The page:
October 9, 2020
Karl Reid, executive director of the National Society of Black Engineers (NSBE) and author of “Working Smarter, Not Just Harder: Three Sensible Strategies for Succeeding in College … and Life,” is the 2020 H.T. Person Distinguished Speaker for the University of Wyoming College of Engineering and Applied Science.
He will speak virtually Friday, Oct. 16, at 2 p.m. The event is free and open to the public. Participants can view the discussion on Zoom with meeting ID 955 2201 3395 and passcode HTPDS2020.
Reid’s talk, titled “The Case for Diversity and Inclusion from an Engineer’s Perspective,” will explain why diversity, equity and inclusion matter to the prospective and practicing engineer who is looking to produce better products and solutions; to the faculty member seeking to stimulate understanding and learning in the classroom; the executive aspiring to increase company value; and the college president who aims to move the university to higher levels of student retention and success.
“Dr. Reid’s talk will bring alive a topic for us that is always important and compelling, but is so timely, given what our society has been undergoing recently,” says Cameron Wright, interim dean of the College of Engineering and Applied Science. “The human aspect to engineering is more important than any of the tools, instruments or computers we may use, and Dr. Reid is the perfect person to help us understand more about the importance of a diverse and inclusive workforce, laboratory and classroom.”
Born in the Bronx, Reid grew up in Roosevelt, N.Y., a mostly working-class, African American community on Long Island, where his parents placed a high value on education. Reid earned his bachelor’s and master’s degrees in materials science and engineering, and was a Tau Beta Pi Scholar at the Massachusetts Institute of Technology (MIT), where he later worked in positions of progressive responsibility to increase diversity, as associate dean of undergraduate education and director of the Office of Minority Education.
While working at MIT as director of engineering outreach programs, Reid earned his Doctor of Education degree at Harvard University, where his dissertation explored the interrelationship of race, identity and academic achievement.
After graduating from MIT, Reid worked in the computer industry for 12 years, in product management, marketing, sales and consulting. In 1991, five years into a successful career in sales and marketing with the IBM Corp., Reid read Jonathan Kozol’s “Savage Inequalities,” a seminal book about educational disparities in the U.S., which sparked his passion for bringing about positive change through education of African Americans and other underserved populations.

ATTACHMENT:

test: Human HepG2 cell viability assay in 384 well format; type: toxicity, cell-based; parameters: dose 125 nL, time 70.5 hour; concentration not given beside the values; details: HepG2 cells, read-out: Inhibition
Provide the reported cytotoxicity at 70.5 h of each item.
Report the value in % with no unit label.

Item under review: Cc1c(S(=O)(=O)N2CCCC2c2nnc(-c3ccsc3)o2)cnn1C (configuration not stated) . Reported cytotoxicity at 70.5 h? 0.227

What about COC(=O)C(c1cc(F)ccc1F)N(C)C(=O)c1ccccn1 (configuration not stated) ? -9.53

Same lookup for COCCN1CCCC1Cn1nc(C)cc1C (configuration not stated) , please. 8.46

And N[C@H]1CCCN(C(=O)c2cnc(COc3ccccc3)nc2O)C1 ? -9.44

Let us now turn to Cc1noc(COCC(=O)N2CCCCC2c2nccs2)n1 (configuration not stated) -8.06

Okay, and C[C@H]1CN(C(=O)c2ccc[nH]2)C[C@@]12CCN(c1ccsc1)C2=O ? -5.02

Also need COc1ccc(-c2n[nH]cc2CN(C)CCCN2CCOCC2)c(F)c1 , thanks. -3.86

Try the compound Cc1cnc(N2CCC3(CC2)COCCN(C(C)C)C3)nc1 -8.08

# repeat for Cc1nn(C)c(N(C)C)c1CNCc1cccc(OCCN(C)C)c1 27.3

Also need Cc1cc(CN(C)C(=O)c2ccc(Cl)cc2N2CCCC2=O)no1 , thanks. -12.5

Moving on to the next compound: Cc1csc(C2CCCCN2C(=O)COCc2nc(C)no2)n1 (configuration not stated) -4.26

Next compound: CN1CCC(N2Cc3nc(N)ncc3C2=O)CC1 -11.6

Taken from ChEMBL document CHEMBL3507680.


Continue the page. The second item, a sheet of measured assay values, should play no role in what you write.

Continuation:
For the past 22 years, Reid has been a leading advocate for increasing college access, opportunity and success for low-income and minority youth.
Reid came to NSBE from the United Negro College Fund, where he oversaw new program development, research and capacity building for the organization’s 37 historically black colleges and universities, and held the title of senior vice president for research, innovation and member college engagement.
He holds memberships in the American Association of Engineering Societies, the American Society of Engineering Education, and the Council of Engineering and Scientific Society Executives. Reid also is a founding member of the 50K Coalition, a national effort to produce 50,000 diverse engineering graduates annually by 2025. He was recently named a Top 100 Executive in America by Uptown Professional magazine.
He is a frequent contributor to the national diversity engineering dialogue; author of several commentary pieces; and quoted in numerous articles in publications such as Forbes, The Wall Street Journal, U.S. News & World Report, and The Hechinger Report.
“Dr. Reid is a very well-recognized authority on diversity and inclusion in engineering education and the practice of engineering. I am thrilled that he has accepted our invitation as the 2020 H.T. Person Distinguished Speaker for the College of Engineering and Applied Science,” says Dennis Coon, H.T. Person Professor in Engineering at UW. “His insights will both enlighten us and challenge us to a higher level of achievement.”
The event is cosponsored by the UW Office of Diversity, Equity and Inclusion.
For more information about the event, email Coon at email@example.com.